A few people I know yesterday tweeted an article by Yasmin Alibhai-Brown, the mainstream media’s favourite “Muslim” and authority on all things Asian, which claimed that “in-your-face racism” had returned and that she was spat at on the number 9 bus the other day (although it appears to have missed and landed on the back of her seat), and that few people were doing anything to fight it, unlike in the 80s and 90s. Towards the end, which the people retweeting it did not seem to notice, she turns to blame the people she spends much of her media career railing against: Muslims.
Some of what she says about racism being on the rise and that racists often claim that “they’re not allowed to talk about race” are true, although the reason there is less activism at all levels in society is because a lot of that work has been done, including laws banning racial discrimination and setting up government bodies to monitor different types of discrimination. When these groups were all bundled into one under the last Labour government (the Equalities Commission), the person appointed to head it was a middle-class Black man with an English name — a safe and acceptable minority; nothing foreign-sounding or unusual-looking — who had started telling the Establishment what it wanted to hear. But it’s all scene-setting for delivering her real point: that it’s all the Muslims’ fault:
I blame the minorities, too, for the vulnerable state we are in. Islamicist separatism and now Isis terrorism have turned good people off diversity. The anti-white prejudices within some Asian families are mortifying. Grooming gangs have destroyed young girls and also cohesion and mutual trust between the brown and white Britons.
What has “turned people off” is the press repeatedly bringing their attention to obscure activities of small groups of Muslims or individuals, and putting pictures of women in niqaab next to many of them. While a small number of British Muslims have gone to Syria or Iraq to fight for ISIS, the majority of prominent Muslims here have consistently opposed them, and appealed for the western hostages they have held to be released. Nobody knows or cares about the fact that Asian families sometimes harbour prejudices against whites, because they will not randomly attack white people in the street, unlike when it’s whites who are racist, and their prejudices may have something to do with living or trying to raise children (or being raised) surrounded by white racists. Us converts have to deal with that more than most white Brits; many of us have been refused marriages on grounds of “cultural compatibility” and other excuses. Yet most of us do not become racists.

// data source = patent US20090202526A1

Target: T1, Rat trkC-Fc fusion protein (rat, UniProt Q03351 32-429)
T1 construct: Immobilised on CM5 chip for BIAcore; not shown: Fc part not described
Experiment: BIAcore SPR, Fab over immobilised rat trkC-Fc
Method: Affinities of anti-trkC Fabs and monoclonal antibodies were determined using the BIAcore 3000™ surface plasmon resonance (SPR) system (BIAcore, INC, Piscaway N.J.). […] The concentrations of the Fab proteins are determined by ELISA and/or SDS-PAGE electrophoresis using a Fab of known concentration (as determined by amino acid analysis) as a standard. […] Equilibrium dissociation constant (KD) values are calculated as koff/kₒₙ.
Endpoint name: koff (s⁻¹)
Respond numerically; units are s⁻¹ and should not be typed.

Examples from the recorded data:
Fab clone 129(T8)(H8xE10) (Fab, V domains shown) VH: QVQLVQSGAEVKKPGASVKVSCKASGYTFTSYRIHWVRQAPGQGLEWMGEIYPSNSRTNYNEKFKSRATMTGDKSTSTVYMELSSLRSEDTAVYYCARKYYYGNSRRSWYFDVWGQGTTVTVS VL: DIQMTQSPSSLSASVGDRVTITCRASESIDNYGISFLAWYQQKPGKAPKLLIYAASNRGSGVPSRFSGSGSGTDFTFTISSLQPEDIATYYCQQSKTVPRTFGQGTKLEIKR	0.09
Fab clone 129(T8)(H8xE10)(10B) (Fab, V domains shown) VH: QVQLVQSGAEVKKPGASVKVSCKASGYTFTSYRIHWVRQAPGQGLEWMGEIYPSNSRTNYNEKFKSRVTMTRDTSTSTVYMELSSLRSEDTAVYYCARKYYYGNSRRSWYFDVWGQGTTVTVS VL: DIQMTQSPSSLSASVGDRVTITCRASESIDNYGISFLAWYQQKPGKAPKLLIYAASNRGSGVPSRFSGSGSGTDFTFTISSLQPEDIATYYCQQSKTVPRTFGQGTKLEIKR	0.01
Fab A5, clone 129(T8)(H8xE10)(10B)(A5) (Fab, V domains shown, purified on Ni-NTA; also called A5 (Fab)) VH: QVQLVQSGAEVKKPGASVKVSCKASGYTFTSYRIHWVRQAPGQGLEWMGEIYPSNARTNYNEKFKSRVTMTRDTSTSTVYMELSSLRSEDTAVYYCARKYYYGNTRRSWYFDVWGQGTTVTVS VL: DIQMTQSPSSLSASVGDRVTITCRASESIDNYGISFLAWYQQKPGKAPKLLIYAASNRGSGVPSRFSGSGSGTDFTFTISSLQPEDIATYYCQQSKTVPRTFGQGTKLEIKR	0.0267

As for grooming gangs, the majority of those who abuse women and girls are white men, as whites are the majority of the population and men are the (vast) majority of sex criminals. That the majority of men participating in a particular type of gang are Asian does not mean most Asians are involved in or sympathise with them, any more than the majority of Sicilians are involved in or sympathise with Cosa Nostra. It does not give whites at large the right to become bigots.
Alibhai-Brown is trying to point the finger of blame downwards, at a weaker group of people (Asians and particularly Muslims) rather than upwards, to the press that foster bigotry (and also pays her wages) and to the white population, in much the same way that when a group of children are punished because one or two act up, they are more likely to turn on that child than on their teachers. I know of a lady who complains that people give her dirty looks because she is a black woman with a child, and assume she is a “baby mama”, but she blames other black women for being baby mamas, not whites for being racist. Yasmin Alibhai-Brown is not really fighting racism, but just to persuade those with the power not to confuse the good Asians with the bad ones, i.e. the practising Muslims she despises, and rails against in her other newspaper articles and TV appearances (where she lectures people who were born here about “British values”, which she makes up as she goes along). So, anyone tempted to hold her up as a fighter against racism should understand that she defines racism quite narrowly, and that her solution is that all the “bad Muslims” should give up what makes them different, except for the cuisine and the prayer (when it’s convenient).
Possibly Related Posts:
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- Why Aditya Chakrabortty (may have) called himself Paul
- It’s not just the Far Right
- Review: Panorama, “White Fright”
- It was the Muslims